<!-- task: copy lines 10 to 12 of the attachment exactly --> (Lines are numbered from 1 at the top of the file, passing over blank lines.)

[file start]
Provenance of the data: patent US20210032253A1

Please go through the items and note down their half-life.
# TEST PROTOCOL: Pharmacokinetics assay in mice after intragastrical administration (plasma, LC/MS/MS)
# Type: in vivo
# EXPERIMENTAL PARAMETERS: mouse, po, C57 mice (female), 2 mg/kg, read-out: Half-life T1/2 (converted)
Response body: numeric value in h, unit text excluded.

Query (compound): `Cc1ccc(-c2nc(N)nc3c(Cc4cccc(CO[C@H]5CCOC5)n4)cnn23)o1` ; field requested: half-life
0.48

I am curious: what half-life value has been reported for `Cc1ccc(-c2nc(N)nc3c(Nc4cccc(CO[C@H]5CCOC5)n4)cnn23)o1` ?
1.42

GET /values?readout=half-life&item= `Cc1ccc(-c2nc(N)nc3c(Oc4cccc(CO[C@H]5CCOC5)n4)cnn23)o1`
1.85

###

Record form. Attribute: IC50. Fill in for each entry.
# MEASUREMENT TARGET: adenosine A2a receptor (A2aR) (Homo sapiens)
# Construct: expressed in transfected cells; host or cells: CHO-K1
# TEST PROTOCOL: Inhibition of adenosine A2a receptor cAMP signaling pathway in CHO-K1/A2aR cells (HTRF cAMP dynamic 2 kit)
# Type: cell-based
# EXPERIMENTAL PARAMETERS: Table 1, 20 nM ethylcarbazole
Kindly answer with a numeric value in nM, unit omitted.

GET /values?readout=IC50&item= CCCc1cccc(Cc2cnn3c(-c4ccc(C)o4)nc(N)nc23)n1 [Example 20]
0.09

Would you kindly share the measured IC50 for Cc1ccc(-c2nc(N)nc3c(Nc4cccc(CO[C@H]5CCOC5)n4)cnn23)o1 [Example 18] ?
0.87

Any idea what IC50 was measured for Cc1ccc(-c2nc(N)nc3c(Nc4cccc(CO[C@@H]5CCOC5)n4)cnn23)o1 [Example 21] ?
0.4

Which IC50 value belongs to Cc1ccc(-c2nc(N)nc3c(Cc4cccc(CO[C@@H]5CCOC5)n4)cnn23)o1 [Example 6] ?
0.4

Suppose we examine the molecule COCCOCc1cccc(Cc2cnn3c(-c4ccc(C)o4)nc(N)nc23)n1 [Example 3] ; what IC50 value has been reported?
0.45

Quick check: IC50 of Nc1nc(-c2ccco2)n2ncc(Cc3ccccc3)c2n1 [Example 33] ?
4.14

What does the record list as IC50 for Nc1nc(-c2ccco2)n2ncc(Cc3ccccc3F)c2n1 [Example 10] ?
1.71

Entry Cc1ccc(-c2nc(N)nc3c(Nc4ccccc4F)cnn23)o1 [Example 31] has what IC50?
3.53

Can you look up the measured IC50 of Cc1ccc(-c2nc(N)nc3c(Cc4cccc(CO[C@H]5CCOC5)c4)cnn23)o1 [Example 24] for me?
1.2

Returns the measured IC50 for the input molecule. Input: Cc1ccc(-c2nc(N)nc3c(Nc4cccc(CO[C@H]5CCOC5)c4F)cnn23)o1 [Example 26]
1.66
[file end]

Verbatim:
1.42

GET /values?readout=half-life&item= `Cc1ccc(-c2nc(N)nc3c(Oc4cccc(CO[C@H]5CCOC5)n4)cnn23)o1`
1.85